Figure 2c shows the fast Fourier transform (FFT) spectrum analysis of the electrical response in flexible strain sensor with and without strain signal. The 1/f noise behavior is obvious, showing a decreasing noise power spectral density with increasing frequency. One strong peak at 1 Hz can be observed as a consequence of the 1 Hz strain from the piezoelectric PZT. The signal to noise ratio (SNR) is calculated by SNR = 20log10(Asignal/Anoise), where Asignal is the amplitude of the power spectral density of electrical response from the strain sensor due to strain and Anoise is the amplitude of the power spectral density of noise. LOD = 50 ppb can be determined by the linear fit of the SNR-ε curve, as shown in Fig. 2d. This value is comparable with the best commercialized strain sensor based on rigid Si or Ge.
The gauge factor is one of the most important parameters for evaluation of the strain gauge. And it can be expressed as GF = (ΔR/R)/ε, where ε is the strain, ΔR is the resistance change, and R is unstrained resistance of the gauge. Figure 3 shows the plot of relative resistance change as a function of applied strain, where a linear fit indicating GF = 338 can be clearly deduced. One should note that this value is much larger than that of recently reported various nanostructured piezoresistive materials: graphene-based film42(GF = 6.1), interlocking nanofibers21 (GF = 11.45), gold nanowires19 (GF = 7.38). More importantly, the GF of our GST-based strain sensor is more than two times larger than that of commercially available Si- or Ge-based strain gauges. Detailed results about resistance change as a function of external strain can be found in Supplementary Fig. 1. The combination of high GF and excellent flexibility makes the GST-based strain sensor a strong competitor to traditional semiconductor strain gauge and one of the best candidates for next-generation flexible and wearable strain sensors for health monitoring and e-skin.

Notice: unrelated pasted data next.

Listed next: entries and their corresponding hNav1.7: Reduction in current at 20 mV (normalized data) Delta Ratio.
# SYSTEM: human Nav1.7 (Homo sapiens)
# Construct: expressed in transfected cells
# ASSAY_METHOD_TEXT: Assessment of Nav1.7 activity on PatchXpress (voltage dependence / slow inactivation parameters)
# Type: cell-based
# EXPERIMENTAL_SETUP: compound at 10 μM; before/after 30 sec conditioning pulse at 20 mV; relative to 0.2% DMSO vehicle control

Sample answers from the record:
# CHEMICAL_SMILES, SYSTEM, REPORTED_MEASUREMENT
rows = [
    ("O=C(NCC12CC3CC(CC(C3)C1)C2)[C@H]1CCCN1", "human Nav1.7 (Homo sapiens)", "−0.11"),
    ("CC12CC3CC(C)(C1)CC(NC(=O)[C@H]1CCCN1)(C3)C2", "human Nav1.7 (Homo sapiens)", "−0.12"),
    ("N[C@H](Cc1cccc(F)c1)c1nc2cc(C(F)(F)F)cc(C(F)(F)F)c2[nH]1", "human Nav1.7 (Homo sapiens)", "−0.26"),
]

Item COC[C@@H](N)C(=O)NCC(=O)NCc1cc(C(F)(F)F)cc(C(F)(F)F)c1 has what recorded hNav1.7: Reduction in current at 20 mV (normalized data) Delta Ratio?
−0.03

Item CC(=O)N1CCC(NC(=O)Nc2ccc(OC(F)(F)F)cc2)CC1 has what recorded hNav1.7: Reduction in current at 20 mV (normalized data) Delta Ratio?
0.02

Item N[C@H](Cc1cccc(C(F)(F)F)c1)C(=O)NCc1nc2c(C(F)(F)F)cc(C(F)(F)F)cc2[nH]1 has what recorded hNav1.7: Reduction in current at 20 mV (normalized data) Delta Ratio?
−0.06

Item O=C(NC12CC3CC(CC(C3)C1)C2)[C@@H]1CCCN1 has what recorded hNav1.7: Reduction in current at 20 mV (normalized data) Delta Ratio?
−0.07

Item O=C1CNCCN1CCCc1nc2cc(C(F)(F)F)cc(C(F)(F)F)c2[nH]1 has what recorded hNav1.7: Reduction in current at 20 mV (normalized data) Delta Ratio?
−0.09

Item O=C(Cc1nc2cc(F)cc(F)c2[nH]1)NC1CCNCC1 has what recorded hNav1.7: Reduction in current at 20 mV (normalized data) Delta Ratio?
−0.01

Next, we measured the frequency response of the GST-based strain sensor, as shown in Fig. 4. Obvious periodic peaks of relative resistance change are determinable for the 3000 ppb strain signal with frequencies from 1 to 100 Hz, as shown in Supplementary Fig. 2. The root mean square values of the relative resistance (RMSΔR/R) at different frequency are shown in Fig. 4d. No obvious degradation in the electrical response has been observed as the measurement frequency increased from 1 to 100 Hz, indicating a small delay time in GST strain sensor with external stimuli, as shown in Supplementary Movie 2.